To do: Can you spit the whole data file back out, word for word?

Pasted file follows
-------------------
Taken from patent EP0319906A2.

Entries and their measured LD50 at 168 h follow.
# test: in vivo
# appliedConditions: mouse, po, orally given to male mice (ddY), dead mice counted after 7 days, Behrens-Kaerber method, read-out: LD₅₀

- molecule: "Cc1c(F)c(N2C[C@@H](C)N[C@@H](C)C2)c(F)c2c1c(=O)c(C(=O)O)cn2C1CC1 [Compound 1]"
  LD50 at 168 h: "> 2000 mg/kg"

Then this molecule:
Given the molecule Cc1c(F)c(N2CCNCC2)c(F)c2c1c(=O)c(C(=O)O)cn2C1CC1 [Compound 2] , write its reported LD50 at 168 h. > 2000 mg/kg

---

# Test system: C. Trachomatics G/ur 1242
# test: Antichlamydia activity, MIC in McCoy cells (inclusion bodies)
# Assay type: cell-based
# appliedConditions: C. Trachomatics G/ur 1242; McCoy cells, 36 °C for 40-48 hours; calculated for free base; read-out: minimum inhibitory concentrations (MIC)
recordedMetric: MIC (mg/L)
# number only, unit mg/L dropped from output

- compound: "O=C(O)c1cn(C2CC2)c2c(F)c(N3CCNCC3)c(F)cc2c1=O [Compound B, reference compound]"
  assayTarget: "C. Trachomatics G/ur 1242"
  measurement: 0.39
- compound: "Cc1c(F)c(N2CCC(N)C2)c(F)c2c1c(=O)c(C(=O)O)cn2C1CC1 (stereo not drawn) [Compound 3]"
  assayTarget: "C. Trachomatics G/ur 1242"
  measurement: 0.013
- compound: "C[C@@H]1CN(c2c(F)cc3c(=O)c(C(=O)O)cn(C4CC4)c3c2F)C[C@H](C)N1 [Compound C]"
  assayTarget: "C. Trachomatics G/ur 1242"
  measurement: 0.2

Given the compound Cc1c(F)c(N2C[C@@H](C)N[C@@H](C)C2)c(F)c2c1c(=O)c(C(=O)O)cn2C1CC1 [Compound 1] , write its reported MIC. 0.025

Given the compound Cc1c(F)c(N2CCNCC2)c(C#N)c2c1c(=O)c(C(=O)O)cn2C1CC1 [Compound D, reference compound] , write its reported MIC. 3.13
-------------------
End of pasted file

Taken from patent EP0319906A2.

Entries and their measured LD50 at 168 h follow.
# test: in vivo
# appliedConditions: mouse, po, orally given to male mice (ddY), dead mice counted after 7 days, Behrens-Kaerber method, read-out: LD₅₀

- molecule: "Cc1c(F)c(N2C[C@@H](C)N[C@@H](C)C2)c(F)c2c1c(=O)c(C(=O)O)cn2C1CC1 [Compound 1]"
  LD50 at 168 h: "> 2000 mg/kg"

Then this molecule:
Given the molecule Cc1c(F)c(N2CCNCC2)c(F)c2c1c(=O)c(C(=O)O)cn2C1CC1 [Compound 2] , write its reported LD50 at 168 h. > 2000 mg/kg

---

# Test system: C. Trachomatics G/ur 1242
# test: Antichlamydia activity, MIC in McCoy cells (inclusion bodies)
# Assay type: cell-based
# appliedConditions: C. Trachomatics G/ur 1242; McCoy cells, 36 °C for 40-48 hours; calculated for free base; read-out: minimum inhibitory concentrations (MIC)
recordedMetric: MIC (mg/L)
# number only, unit mg/L dropped from output

- compound: "O=C(O)c1cn(C2CC2)c2c(F)c(N3CCNCC3)c(F)cc2c1=O [Compound B, reference compound]"
  assayTarget: "C. Trachomatics G/ur 1242"
  measurement: 0.39
- compound: "Cc1c(F)c(N2CCC(N)C2)c(F)c2c1c(=O)c(C(=O)O)cn2C1CC1 (stereo not drawn) [Compound 3]"
  assayTarget: "C. Trachomatics G/ur 1242"
  measurement: 0.013
- compound: "C[C@@H]1CN(c2c(F)cc3c(=O)c(C(=O)O)cn(C4CC4)c3c2F)C[C@H](C)N1 [Compound C]"
  assayTarget: "C. Trachomatics G/ur 1242"
  measurement: 0.2

Given the compound Cc1c(F)c(N2C[C@@H](C)N[C@@H](C)C2)c(F)c2c1c(=O)c(C(=O)O)cn2C1CC1 [Compound 1] , write its reported MIC. 0.025

Given the compound Cc1c(F)c(N2CCNCC2)c(C#N)c2c1c(=O)c(C(=O)O)cn2C1CC1 [Compound D, reference compound] , write its reported MIC. 3.13